Not since Chief Bromden has there been a misfit narrator as large and compelling as 315-pound Anthony, the voice of this captivating debut novel by LaValle, author of the story collection Slapboxing with Jesus. At the book's outset, Anthony's family finds him "living wild" in his apartment, expelled from Cornell University and suffering bouts of dementia. They bring him home to his African-American Queens neighborhood, which, like Anthony himself, threatens to tip from middle-class propriety to a state of shabby but colorful disrepair. There's the local loan shark, Ishkabibble; white-collar neighbors concerned about their lawns; a pack of roving dogs with keen noses for human weakness. Most important, there's Anthony's family: grandmother, mother and sister, "three versions of the same woman-past, present and future," who are usually at war with one another. Anthony isn't the first mentally ill member of his family. His mother, unstable in her youth, becomes erratic again just as Anthony tries to parlay his vigor for housecleaning and his encyclopedic knowledge of low-budget horror movies into some sort of promising future. Throughout, Anthony reflects on his own condition and that of those around him in a smart, sad and honest voice. The narrative shimmers with his self-deprecating wit and unexpected images ("Her hair was a big loose spray of black semi-curls emanating from her skull like the sound waves of her rollicking conversation"). LaValle's first book left critics divided over whether it had the substance to match its mannered style. Similar questions may be raised this time around, but LaValle's sympathetic and original narrator is a remarkable creation. (Nov.) Forecast: LaValle has yet to match Junot D!az-a writer to whom he is often compared-in sales or recognition, but a growing number of readers see him as a dark-horse favorite in the young writer sweepstakes. Copyright 2002 Cahners Business Information.
LaValle tries out full-length fiction after his promising story collection, Slapboxing with Jesus. At its heart is Anthony James, an obese, 23-year-old schizophrenic, and his dysfunctional family. (LJ 10/1/02) Copyright 2002 Cahners Business Information.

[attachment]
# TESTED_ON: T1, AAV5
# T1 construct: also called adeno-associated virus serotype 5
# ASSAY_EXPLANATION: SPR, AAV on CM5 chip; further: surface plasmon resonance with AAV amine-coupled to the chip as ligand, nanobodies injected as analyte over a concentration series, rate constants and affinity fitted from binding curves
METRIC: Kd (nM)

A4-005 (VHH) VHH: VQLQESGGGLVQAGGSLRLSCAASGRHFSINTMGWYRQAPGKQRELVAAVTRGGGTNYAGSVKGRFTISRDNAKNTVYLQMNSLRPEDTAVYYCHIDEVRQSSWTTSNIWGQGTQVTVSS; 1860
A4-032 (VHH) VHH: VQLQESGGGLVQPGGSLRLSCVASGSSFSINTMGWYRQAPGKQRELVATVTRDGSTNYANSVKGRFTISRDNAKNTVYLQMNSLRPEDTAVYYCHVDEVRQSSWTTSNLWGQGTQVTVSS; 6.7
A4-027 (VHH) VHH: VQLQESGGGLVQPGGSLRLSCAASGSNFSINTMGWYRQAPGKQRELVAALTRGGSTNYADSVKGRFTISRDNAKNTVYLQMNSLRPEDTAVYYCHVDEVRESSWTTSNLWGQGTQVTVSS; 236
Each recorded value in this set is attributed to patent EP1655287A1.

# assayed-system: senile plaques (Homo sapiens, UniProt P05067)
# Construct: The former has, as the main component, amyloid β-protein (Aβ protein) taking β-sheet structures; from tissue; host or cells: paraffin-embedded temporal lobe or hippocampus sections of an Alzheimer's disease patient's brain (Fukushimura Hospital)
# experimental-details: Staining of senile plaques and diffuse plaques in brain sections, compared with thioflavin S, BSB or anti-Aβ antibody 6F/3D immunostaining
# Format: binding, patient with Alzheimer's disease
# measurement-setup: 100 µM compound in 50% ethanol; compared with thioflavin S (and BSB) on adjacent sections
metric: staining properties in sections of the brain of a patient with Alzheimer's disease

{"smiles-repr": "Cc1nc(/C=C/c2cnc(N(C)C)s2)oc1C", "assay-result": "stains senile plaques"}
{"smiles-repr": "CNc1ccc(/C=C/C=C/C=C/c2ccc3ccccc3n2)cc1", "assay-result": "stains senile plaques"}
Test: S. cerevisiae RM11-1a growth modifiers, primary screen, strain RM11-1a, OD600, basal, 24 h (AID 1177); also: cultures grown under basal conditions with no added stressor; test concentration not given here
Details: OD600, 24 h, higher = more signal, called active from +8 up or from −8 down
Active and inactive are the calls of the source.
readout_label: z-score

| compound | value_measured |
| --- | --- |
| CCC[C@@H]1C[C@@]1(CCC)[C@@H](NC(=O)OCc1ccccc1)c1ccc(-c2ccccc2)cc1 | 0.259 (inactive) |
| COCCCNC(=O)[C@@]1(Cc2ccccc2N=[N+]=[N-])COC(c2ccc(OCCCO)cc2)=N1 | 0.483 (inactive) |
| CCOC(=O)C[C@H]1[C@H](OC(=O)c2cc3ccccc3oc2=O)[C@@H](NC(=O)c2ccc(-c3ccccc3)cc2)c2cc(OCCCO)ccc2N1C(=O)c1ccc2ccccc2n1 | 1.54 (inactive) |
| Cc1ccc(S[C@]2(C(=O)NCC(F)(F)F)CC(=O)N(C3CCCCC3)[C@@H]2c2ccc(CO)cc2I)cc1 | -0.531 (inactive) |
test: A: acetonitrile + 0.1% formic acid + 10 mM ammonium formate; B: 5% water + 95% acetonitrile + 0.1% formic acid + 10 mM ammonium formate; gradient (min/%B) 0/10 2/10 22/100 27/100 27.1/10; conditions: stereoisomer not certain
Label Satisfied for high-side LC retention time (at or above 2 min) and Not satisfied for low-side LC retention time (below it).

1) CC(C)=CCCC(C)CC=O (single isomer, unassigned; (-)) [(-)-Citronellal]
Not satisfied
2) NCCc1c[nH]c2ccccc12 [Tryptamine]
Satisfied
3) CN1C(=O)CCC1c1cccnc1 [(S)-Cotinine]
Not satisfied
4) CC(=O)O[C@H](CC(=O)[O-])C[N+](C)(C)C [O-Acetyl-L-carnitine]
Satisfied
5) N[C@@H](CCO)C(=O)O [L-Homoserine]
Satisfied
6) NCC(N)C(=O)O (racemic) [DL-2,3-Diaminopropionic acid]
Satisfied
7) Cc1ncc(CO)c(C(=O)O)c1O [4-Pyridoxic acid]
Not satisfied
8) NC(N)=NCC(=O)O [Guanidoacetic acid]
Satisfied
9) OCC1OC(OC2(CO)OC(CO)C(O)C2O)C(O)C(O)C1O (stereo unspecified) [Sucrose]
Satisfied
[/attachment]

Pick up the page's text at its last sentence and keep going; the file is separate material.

A morbidly obese Puerto Rican misfit dominates the sleazy comic landscape of this intermittently amusing first novel from LaValle, author of the vivid story collection slapboxing with jesus (1999). Three-hundred-something-pound Anthony James (also in slapboxing) lives in a multicultural Brooklyn neighborhood with his adolescent sister Nabisase, svelte mother (herself a former fattie), and frail (but mean--really mean) elderly grandmother. He’s "a twenty-three-year-old college dropout, a girthy goon suffering bouts of dementia" who works sporadically as a house-cleaner, hangs out with a loan shark named Ishkabibble, and makes mental notes for an "encyclopedia" of the sicko horror films he’s hooked on. Anthony, who narrates, has a fulsome comic voice that’s more than a little too reminiscent of that of John Kennedy Toole’s Ignatius Reilly (A Confederacy of Dunces). Toole time, so to speak, is also suggested by the frantic plot, which centers in a trip to Lumpkin, Virginia, to enter Nabisase in a regional beauty contest for virgins ("The Miss Innocence Pageant"), and also involves Anthony with a "foundation" formed to support a serial malefactor who has reinvented himself as "Ahmed Abdel," his neighborhood’s menacing layabouts and loose canines, and his likewise catastrophically overweight buddy, moribund Ledric Mayo. Nabisase marches toward womanhood, their mother keeps picking up unsuitable men, Grandma ages like rancid wine--and Anthony spins his wheels sardonically, occasionally getting off a few good ones ("I am the unattractive America"; a favorite B-movie The Dead Reserved a Room is thumbnailed as "a quieter version of The Texas Chainsaw Massacre"). But the overall impression is of awriter who’s laboring to knock us dead with one farcical exaggeration after another. LaValle has energy and wit to burn, but really ought to store some of it. Thus far, the short story seems to be his forte.
“A compassionate mystery of madness . . . gritty and funny, both smart-alecky and dark.”
—Los Angeles Times
“Bristles with visionary energy.” —Vanity Fair
“One of our most talented young writers.” —Charles Baxter
“His characters remind one of Chester Himes and Charles Wright, but LaValle is special.” —Ishmael Reed
Proves that Victor LaValle is a voice to be reckoned with for years to come.” —Ernesto Quiñonez, author of Bodega Dreams
“[The] characters are as beautifully rendered as they are bizarrely believable. . . . LaValle . . . writes prose that hums in your ear and appeals to your intellect.” —The Washington Post Book World